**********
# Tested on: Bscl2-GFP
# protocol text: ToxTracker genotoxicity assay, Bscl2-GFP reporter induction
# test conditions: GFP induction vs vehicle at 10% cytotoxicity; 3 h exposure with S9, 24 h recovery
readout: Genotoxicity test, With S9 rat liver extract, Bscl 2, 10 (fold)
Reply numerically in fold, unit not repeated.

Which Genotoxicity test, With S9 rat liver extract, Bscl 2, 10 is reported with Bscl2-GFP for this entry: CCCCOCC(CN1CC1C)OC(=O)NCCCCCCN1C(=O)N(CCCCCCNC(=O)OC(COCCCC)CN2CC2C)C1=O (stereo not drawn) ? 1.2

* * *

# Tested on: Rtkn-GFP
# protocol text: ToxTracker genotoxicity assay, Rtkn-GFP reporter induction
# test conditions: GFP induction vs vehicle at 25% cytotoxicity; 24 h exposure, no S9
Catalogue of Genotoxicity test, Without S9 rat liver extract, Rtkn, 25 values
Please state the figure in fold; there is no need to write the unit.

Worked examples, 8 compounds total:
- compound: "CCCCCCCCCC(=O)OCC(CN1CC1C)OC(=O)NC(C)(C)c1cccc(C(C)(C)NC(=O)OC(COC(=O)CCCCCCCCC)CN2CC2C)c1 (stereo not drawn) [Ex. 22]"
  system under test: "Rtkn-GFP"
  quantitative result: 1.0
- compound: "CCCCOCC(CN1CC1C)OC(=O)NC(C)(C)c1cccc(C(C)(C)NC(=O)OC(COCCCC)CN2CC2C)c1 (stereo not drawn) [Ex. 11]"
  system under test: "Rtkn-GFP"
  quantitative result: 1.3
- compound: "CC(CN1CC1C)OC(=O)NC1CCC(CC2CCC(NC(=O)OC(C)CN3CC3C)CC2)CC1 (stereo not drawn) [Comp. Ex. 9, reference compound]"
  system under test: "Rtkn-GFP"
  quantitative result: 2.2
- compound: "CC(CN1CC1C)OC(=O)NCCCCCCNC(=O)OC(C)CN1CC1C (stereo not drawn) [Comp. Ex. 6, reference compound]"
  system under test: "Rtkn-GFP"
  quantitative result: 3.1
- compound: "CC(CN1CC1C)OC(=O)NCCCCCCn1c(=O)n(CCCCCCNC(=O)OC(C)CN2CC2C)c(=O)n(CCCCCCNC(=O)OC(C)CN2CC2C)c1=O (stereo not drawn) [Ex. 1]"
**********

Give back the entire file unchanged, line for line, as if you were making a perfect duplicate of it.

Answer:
# Tested on: Bscl2-GFP
# protocol text: ToxTracker genotoxicity assay, Bscl2-GFP reporter induction
# test conditions: GFP induction vs vehicle at 10% cytotoxicity; 3 h exposure with S9, 24 h recovery
readout: Genotoxicity test, With S9 rat liver extract, Bscl 2, 10 (fold)
Reply numerically in fold, unit not repeated.

Which Genotoxicity test, With S9 rat liver extract, Bscl 2, 10 is reported with Bscl2-GFP for this entry: CCCCOCC(CN1CC1C)OC(=O)NCCCCCCN1C(=O)N(CCCCCCNC(=O)OC(COCCCC)CN2CC2C)C1=O (stereo not drawn) ? 1.2

* * *

# Tested on: Rtkn-GFP
# protocol text: ToxTracker genotoxicity assay, Rtkn-GFP reporter induction
# test conditions: GFP induction vs vehicle at 25% cytotoxicity; 24 h exposure, no S9
Catalogue of Genotoxicity test, Without S9 rat liver extract, Rtkn, 25 values
Please state the figure in fold; there is no need to write the unit.

Worked examples, 8 compounds total:
- compound: "CCCCCCCCCC(=O)OCC(CN1CC1C)OC(=O)NC(C)(C)c1cccc(C(C)(C)NC(=O)OC(COC(=O)CCCCCCCCC)CN2CC2C)c1 (stereo not drawn) [Ex. 22]"
  system under test: "Rtkn-GFP"
  quantitative result: 1.0
- compound: "CCCCOCC(CN1CC1C)OC(=O)NC(C)(C)c1cccc(C(C)(C)NC(=O)OC(COCCCC)CN2CC2C)c1 (stereo not drawn) [Ex. 11]"
  system under test: "Rtkn-GFP"
  quantitative result: 1.3
- compound: "CC(CN1CC1C)OC(=O)NC1CCC(CC2CCC(NC(=O)OC(C)CN3CC3C)CC2)CC1 (stereo not drawn) [Comp. Ex. 9, reference compound]"
  system under test: "Rtkn-GFP"
  quantitative result: 2.2
- compound: "CC(CN1CC1C)OC(=O)NCCCCCCNC(=O)OC(C)CN1CC1C (stereo not drawn) [Comp. Ex. 6, reference compound]"
  system under test: "Rtkn-GFP"
  quantitative result: 3.1
- compound: "CC(CN1CC1C)OC(=O)NCCCCCCn1c(=O)n(CCCCCCNC(=O)OC(C)CN2CC2C)c(=O)n(CCCCCCNC(=O)OC(C)CN2CC2C)c1=O (stereo not drawn) [Ex. 1]"